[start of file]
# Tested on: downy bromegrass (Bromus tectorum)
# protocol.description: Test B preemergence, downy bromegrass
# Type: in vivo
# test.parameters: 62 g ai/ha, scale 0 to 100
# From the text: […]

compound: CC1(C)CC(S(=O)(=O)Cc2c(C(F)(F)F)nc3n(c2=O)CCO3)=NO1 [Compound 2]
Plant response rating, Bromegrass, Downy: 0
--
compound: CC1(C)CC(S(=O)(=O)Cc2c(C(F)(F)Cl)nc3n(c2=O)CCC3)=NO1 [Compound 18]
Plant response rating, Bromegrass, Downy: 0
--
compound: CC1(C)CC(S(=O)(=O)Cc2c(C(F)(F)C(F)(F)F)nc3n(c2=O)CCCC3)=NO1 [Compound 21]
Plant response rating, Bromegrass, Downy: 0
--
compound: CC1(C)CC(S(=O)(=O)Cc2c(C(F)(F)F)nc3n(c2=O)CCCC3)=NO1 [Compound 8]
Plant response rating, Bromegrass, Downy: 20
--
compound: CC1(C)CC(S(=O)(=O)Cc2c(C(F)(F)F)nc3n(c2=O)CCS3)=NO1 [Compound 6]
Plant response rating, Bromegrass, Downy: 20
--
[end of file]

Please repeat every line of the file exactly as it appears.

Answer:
# Tested on: downy bromegrass (Bromus tectorum)
# protocol.description: Test B preemergence, downy bromegrass
# Type: in vivo
# test.parameters: 62 g ai/ha, scale 0 to 100
# From the text: […]

compound: CC1(C)CC(S(=O)(=O)Cc2c(C(F)(F)F)nc3n(c2=O)CCO3)=NO1 [Compound 2]
Plant response rating, Bromegrass, Downy: 0
--
compound: CC1(C)CC(S(=O)(=O)Cc2c(C(F)(F)Cl)nc3n(c2=O)CCC3)=NO1 [Compound 18]
Plant response rating, Bromegrass, Downy: 0
--
compound: CC1(C)CC(S(=O)(=O)Cc2c(C(F)(F)C(F)(F)F)nc3n(c2=O)CCCC3)=NO1 [Compound 21]
Plant response rating, Bromegrass, Downy: 0
--
compound: CC1(C)CC(S(=O)(=O)Cc2c(C(F)(F)F)nc3n(c2=O)CCCC3)=NO1 [Compound 8]
Plant response rating, Bromegrass, Downy: 20
--
compound: CC1(C)CC(S(=O)(=O)Cc2c(C(F)(F)F)nc3n(c2=O)CCS3)=NO1 [Compound 6]
Plant response rating, Bromegrass, Downy: 20
--